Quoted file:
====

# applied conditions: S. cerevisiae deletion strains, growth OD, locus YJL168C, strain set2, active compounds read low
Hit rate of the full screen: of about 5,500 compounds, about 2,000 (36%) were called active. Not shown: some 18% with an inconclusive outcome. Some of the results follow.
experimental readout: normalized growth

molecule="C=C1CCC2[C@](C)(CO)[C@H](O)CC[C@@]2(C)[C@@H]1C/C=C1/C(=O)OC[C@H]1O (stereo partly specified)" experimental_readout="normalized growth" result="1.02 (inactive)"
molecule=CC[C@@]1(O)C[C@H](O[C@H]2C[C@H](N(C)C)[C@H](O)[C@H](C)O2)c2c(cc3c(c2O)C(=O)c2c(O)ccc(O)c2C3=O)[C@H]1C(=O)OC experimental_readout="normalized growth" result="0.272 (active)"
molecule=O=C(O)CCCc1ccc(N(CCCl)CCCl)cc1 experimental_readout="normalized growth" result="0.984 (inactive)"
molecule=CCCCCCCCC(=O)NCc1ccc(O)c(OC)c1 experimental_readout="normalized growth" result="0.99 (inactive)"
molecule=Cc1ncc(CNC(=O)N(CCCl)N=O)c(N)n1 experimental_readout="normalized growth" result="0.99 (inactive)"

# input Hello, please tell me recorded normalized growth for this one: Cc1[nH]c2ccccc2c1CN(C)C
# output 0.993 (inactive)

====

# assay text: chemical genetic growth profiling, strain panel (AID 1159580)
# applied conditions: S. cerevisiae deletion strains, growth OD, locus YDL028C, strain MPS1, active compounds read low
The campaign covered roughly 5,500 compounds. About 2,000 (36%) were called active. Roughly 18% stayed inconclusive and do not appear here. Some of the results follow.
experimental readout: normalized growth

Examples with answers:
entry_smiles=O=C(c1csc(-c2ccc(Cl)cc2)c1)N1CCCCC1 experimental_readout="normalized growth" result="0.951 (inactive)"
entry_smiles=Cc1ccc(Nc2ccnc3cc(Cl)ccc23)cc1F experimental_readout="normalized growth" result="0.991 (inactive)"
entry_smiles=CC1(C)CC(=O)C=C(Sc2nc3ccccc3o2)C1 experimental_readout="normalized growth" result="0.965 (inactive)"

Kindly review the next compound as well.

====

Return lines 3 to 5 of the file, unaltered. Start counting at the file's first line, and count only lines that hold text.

experimental readout: normalized growth

molecule="C=C1CCC2[C@](C)(CO)[C@H](O)CC[C@@]2(C)[C@@H]1C/C=C1/C(=O)OC[C@H]1O (stereo partly specified)" experimental_readout="normalized growth" result="1.02 (inactive)"
molecule=CC[C@@]1(O)C[C@H](O[C@H]2C[C@H](N(C)C)[C@H](O)[C@H](C)O2)c2c(cc3c(c2O)C(=O)c2c(O)ccc(O)c2C3=O)[C@H]1C(=O)OC experimental_readout="normalized growth" result="0.272 (active)"